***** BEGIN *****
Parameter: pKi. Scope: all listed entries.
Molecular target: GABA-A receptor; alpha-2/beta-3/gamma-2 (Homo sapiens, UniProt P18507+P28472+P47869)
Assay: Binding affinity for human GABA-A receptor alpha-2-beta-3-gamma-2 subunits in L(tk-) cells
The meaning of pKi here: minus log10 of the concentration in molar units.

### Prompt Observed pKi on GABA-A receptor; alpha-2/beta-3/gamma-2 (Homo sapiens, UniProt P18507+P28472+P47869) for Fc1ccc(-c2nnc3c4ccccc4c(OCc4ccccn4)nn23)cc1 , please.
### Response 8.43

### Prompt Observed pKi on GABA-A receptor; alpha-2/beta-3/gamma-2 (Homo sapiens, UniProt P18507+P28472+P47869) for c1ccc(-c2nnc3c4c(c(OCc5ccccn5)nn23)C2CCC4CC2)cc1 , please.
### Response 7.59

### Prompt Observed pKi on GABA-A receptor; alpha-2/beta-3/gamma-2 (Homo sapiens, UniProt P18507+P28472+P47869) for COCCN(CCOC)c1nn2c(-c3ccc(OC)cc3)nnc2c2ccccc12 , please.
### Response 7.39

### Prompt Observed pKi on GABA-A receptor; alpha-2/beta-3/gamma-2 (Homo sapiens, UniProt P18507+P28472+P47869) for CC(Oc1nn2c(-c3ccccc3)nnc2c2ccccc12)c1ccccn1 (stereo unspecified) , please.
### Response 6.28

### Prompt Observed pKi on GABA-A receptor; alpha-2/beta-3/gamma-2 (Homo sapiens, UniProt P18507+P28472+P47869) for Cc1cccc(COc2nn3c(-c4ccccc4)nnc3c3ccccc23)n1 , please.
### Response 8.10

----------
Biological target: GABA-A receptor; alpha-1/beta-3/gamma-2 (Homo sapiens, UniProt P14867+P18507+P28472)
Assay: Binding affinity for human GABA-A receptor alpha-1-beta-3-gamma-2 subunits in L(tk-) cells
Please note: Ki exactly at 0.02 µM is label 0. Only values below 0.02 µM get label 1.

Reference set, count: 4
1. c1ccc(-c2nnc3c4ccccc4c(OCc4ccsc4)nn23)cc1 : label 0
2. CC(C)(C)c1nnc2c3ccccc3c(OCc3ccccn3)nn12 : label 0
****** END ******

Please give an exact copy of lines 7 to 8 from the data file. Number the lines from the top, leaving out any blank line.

### Prompt Observed pKi on GABA-A receptor; alpha-2/beta-3/gamma-2 (Homo sapiens, UniProt P18507+P28472+P47869) for c1ccc(-c2nnc3c4c(c(OCc5ccccn5)nn23)C2CCC4CC2)cc1 , please.
### Response 7.59